Flowers and Fruit
The numerous small daisy-like flower-heads (i.e. capitula) are borne at the tips of the branches. These flower-heads (15-22 mm across) and are bright yellow and are actually made up of numerous tiny flowers (i.e. florets) surrounded by several rows of narrow green bracts that form a cup-like structure (i.e. an involucre) at its base. These bracts (7-9 mm long) are covered in small sticky (i.e. glandular) hairs. In the centre of each flower-head are numerous (50-60) small tubular yellow flowers (i.e. tubular florets) about 4 mm long. Around the edge of each flower-head are 25-35 small 'petals' (i.e. ray florets) 4-8 mm long. Flowers are mostly produced during late summer.
Numerous 'seeds' (i.e. achenes) can be produced by each flower-head (i.e. capitulum). Each of these tiny seeds (2-5 mm long) is topped with a ring (i.e. pappus) of several yellowish-brown to reddish coloured hairs (4-7 mm long).
Reproduction and Dispersal
This species reproduces only be seed. The hairs on these small seeds assist wind dispersal, allowing them to be spread significant distances by sea breezes. Seeds are also known to be dispersed after becoming attached to clothing and animals. They can probably also float on water and may also be dispersed in mud.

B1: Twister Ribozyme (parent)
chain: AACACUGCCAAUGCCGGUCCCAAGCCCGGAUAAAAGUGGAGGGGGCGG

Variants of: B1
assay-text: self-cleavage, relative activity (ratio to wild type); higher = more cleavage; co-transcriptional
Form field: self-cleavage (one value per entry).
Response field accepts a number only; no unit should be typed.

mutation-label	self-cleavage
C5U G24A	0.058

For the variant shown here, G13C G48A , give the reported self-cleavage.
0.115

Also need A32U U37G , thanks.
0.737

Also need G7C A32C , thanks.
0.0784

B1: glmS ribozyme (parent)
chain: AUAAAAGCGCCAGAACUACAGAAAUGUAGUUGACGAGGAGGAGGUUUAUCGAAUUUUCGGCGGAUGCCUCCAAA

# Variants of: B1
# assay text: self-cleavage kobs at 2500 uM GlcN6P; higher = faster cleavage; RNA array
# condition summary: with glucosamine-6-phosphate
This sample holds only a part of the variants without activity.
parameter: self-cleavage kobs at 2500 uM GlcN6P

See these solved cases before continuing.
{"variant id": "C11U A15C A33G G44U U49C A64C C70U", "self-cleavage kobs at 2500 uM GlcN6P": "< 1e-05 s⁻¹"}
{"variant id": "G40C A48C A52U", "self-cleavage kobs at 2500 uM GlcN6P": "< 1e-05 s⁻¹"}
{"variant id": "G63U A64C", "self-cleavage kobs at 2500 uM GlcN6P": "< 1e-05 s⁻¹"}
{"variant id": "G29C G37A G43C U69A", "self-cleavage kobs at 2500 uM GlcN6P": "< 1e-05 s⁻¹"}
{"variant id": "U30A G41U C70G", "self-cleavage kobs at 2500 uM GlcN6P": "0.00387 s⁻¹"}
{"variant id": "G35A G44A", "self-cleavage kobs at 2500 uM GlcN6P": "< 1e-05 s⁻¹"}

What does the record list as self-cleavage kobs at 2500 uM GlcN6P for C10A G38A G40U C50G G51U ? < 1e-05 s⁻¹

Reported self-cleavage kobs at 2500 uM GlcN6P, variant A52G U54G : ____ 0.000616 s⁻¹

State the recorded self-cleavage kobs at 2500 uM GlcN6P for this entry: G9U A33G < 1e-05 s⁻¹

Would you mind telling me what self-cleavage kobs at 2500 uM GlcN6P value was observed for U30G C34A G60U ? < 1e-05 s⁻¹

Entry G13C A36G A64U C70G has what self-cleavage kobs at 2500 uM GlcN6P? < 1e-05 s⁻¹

Telegraph weed (Heterotheca grandiflora) is regarded as an emerging or potential environmental weed in south-eastern Queensland and New South Wales. It grows quickly, is a prolific seed producer, and can form dense infestations, particularly in disturbed or bare areas. In south-eastern Queensland it has already shown a propensity to form dense colonies which pose a threat to the natural vegetation on beaches, foredunes, hinddunes and the understorey biodiversity of coastal plant communities.
In the early 1990's telegraph weed was discovered on The Spit on the Gold Coast in south-eastern Queensland. This infestation has spread, particularly in recent years, and has become common along coastal roadsides and tracks and on sand dunes in this area. It is steadily moving in a northern direction, due to prevailing south-easterly winds, and has recently been found on South Stradbroke Island, Wavebreak Island and along the foreshore at Labrador. The infestations present in Queensland currently cover an area of about 300 hectares in total.
Telegraph weed (Heterotheca grandiflora) has already invaded South Stradbroke Island Conservation Park and has the potential to spread to environmentally significant areas including Moreton, North Stradbroke and Fraser Islands. It is currently the subject of a concerted control program on South Stradbroke Island involving the Queensland Department of Natural Resources and Mines, the Queensland Parks and Wildlife Service and the Gold Coast City Council.
In New South Wales, telegraph weed (Heterotheca grandiflora) is present in the Raymond Terrace-Newcastle area in the Lower Hunter Valley. In this region it grows in pastures and wastelands at some distance from the coast. It is also seen as a potential environmental weed in the coastal areas in northern New South Wales. In Hawaii, telegraph weed (Heterotheca grandiflora) is quite troublesome and grows in a wide range of habitats, including as a pioneer on old lava flows and in poor sandy soils.